- Cancer: Alcohol abuse increases the risk of all kinds of cancer, including cancer of the stomach, liver, mouth, throat, esophageal, and breast.
These problems are associated with any kind of problematic alcohol consumption, like heavy drinking, binge drinking, and alcohol use disorder.
However, drinking benders can cause other, specific problems like:
- Increased skin breakouts
- Higher levels of stress or anxiety
- Extreme fatigue or sleep disturbances
- Inflammatory reactions inside the body, causing digestive problems
- Increased chronic pain from inflammation
- Salt imbalance that can increase the risk of seizures
- Erratic blood pressure
- Muscle weakness
- Increased mood swings
One bender may leave a person with just a serious hangover, but multiple benders and other forms of problem drinking dramatically increase the risk of alcohol poisoning, damage to long-term health, and death. Going on benders more than once can also indicate a potential alcohol use disorder (AUD), and this must be treated by addiction specialists.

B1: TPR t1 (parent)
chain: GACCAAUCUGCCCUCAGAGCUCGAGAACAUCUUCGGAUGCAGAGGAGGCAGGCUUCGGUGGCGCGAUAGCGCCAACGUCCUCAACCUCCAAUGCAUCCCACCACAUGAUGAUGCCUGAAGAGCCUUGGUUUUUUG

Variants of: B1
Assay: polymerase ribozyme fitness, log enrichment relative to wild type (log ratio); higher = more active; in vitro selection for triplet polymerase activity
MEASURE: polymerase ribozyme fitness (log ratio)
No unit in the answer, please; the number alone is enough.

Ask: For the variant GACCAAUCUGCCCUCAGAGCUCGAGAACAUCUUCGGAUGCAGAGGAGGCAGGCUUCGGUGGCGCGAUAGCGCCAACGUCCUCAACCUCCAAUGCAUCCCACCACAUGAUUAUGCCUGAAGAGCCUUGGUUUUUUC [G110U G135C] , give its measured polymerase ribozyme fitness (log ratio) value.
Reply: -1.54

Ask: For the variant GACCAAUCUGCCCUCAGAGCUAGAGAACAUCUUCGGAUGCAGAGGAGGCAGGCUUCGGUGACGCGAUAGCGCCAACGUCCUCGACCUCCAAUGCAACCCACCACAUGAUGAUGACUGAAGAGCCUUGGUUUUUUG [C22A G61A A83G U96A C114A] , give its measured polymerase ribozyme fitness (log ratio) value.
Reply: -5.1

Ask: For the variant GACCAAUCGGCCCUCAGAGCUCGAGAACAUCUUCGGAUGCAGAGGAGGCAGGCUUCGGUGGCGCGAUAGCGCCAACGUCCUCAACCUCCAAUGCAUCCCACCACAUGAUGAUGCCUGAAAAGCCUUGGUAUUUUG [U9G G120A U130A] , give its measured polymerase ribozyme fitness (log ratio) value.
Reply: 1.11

Get Help to Stop Going on Benders
Monitoring how much alcohol has been consumed in an hour is one way to avoid binge drinking. Quitting after a drink or two and drinking water or a nonalcoholic beverage are other ways to avoid binge drinking.
Drinking every day, even one or two servings of alcohol, can also cause harm to the body, so intentionally taking breaks between social events or meals with alcohol is important for physical recovery. If a bender is binge drinking over three days or more, then drinking one day, followed by no alcohol the next day, will prevent a bender. Avoiding hair of the dog, or drinking alcohol to alleviate a hangover, can also prevent a bender.
Compulsive consumption of alcohol, drinking more than intended in an outing, or frequently craving alcohol are all indicators that alcohol use disorder (AUD) may be a problem. Frequent benders and feeling sick from several days of drinking a lot can also suggest that the person has a problem with alcohol. Get help with medically supervised detox and evidence-based rehabilitation to avoid the long-term effects of alcohol abuse.